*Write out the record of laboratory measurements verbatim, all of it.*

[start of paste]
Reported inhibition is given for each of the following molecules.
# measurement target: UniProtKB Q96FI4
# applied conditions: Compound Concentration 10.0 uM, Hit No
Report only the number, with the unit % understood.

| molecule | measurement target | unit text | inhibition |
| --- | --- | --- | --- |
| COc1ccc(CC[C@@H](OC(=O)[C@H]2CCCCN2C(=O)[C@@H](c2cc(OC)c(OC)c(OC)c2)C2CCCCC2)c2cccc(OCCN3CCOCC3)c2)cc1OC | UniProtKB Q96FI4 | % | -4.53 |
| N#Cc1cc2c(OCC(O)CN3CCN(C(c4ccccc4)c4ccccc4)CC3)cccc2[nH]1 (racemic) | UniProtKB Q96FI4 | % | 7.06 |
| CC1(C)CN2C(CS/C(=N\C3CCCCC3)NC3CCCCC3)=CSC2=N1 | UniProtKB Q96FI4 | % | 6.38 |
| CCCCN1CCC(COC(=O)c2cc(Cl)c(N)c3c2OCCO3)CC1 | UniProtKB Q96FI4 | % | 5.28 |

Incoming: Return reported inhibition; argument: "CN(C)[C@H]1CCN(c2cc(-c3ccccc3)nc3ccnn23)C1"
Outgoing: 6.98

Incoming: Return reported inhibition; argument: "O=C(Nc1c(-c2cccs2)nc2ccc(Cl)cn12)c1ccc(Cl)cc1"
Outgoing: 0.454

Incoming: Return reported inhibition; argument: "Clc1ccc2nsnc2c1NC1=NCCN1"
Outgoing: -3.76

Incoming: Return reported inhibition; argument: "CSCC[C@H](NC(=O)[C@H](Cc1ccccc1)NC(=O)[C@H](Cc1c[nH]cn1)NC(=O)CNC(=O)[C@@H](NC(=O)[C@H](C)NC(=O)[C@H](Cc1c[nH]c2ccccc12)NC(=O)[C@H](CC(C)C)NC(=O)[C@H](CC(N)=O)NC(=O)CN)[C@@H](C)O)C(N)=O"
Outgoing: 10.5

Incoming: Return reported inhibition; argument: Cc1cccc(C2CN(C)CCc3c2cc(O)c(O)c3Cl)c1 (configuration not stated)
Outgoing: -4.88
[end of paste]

Reported inhibition is given for each of the following molecules.
# measurement target: UniProtKB Q96FI4
# applied conditions: Compound Concentration 10.0 uM, Hit No
Report only the number, with the unit % understood.

| molecule | measurement target | unit text | inhibition |
| --- | --- | --- | --- |
| COc1ccc(CC[C@@H](OC(=O)[C@H]2CCCCN2C(=O)[C@@H](c2cc(OC)c(OC)c(OC)c2)C2CCCCC2)c2cccc(OCCN3CCOCC3)c2)cc1OC | UniProtKB Q96FI4 | % | -4.53 |
| N#Cc1cc2c(OCC(O)CN3CCN(C(c4ccccc4)c4ccccc4)CC3)cccc2[nH]1 (racemic) | UniProtKB Q96FI4 | % | 7.06 |
| CC1(C)CN2C(CS/C(=N\C3CCCCC3)NC3CCCCC3)=CSC2=N1 | UniProtKB Q96FI4 | % | 6.38 |
| CCCCN1CCC(COC(=O)c2cc(Cl)c(N)c3c2OCCO3)CC1 | UniProtKB Q96FI4 | % | 5.28 |

Incoming: Return reported inhibition; argument: "CN(C)[C@H]1CCN(c2cc(-c3ccccc3)nc3ccnn23)C1"
Outgoing: 6.98

Incoming: Return reported inhibition; argument: "O=C(Nc1c(-c2cccs2)nc2ccc(Cl)cn12)c1ccc(Cl)cc1"
Outgoing: 0.454

Incoming: Return reported inhibition; argument: "Clc1ccc2nsnc2c1NC1=NCCN1"
Outgoing: -3.76

Incoming: Return reported inhibition; argument: "CSCC[C@H](NC(=O)[C@H](Cc1ccccc1)NC(=O)[C@H](Cc1c[nH]cn1)NC(=O)CNC(=O)[C@@H](NC(=O)[C@H](C)NC(=O)[C@H](Cc1c[nH]c2ccccc12)NC(=O)[C@H](CC(C)C)NC(=O)[C@H](CC(N)=O)NC(=O)CN)[C@@H](C)O)C(N)=O"
Outgoing: 10.5

Incoming: Return reported inhibition; argument: Cc1cccc(C2CN(C)CCc3c2cc(O)c(O)c3Cl)c1 (configuration not stated)
Outgoing: -4.88